University of Cambridge > > British Antarctic Survey - Ice Dynamics and Paleoclimate Seminar Series > Subglacial landscapes in Greenland: Obscure(d) insights into past climates, environments, and ice sheets

Subglacial landscapes in Greenland: Obscure(d) insights into past climates, environments, and ice sheets

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If you have a question about this talk, please contact Dr Alex Bradley.

The landscape hidden beneath the Greenland Ice Sheet remains one of the most sparsely mapped regions on Earth, but offers a unique record of environmental conditions prior to and during widespread glaciation, and of the ice sheet’s response to changing climates. In particular, the bed topography bears the signatures of past processes of landscape evolution, which can in turn be used to build an understanding of the geological, glaciological, and climatological history of Greenland. In this talk I will present radar, gravity, and magnetic data from northern Greenland, acquired during a decade of Operation IceBridge geophysical surveys over the Greenland Ice Sheet. Radar data are used to map an enclosed subglacial basin and a network of subglacial valleys, and geomorphological analysis is used to infer that these features represent a palaeo-lake basin and palaeo-fluvial channels that formed prior to widespread glaciation. Modelling of gravity and magnetic anomalies indicates that the morphology and spatial organisation of these topographic features is influenced by the regional-scale geological structure, implying a long-lived and well-established hydrological system. I will also outline geophysical evidence that indicates that the palaeo-lake basin contains a sedimentary infill approximately one kilometre thick. Based on these findings and recent analysis of subglacial material from the nearby Camp Century ice core, this newly identified palaeo-lake basin may contain palaeoclimatically valuable sedimentary records of ice sheet extent and environmental conditions in northwest Greenland during (e.g.) interglacial periods of the Pliocene / Pleistocene. This region may therefore represent a promising target for future acquisition of ground-based active source seismic data and potential recovery of subglacial material by sub-ice drilling programs.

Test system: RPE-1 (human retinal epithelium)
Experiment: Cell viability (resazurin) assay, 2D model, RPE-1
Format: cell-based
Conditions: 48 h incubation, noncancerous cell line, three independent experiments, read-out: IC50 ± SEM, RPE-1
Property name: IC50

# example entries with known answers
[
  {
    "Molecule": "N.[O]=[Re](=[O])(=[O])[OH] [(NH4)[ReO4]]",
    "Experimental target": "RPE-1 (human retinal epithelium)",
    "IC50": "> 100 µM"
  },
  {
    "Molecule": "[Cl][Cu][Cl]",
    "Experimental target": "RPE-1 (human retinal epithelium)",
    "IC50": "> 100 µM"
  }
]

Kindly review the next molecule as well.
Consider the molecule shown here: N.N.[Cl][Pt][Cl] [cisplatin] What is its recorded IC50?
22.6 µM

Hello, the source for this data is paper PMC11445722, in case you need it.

This talk is part of the British Antarctic Survey - Ice Dynamics and Paleoclimate Seminar Series series.

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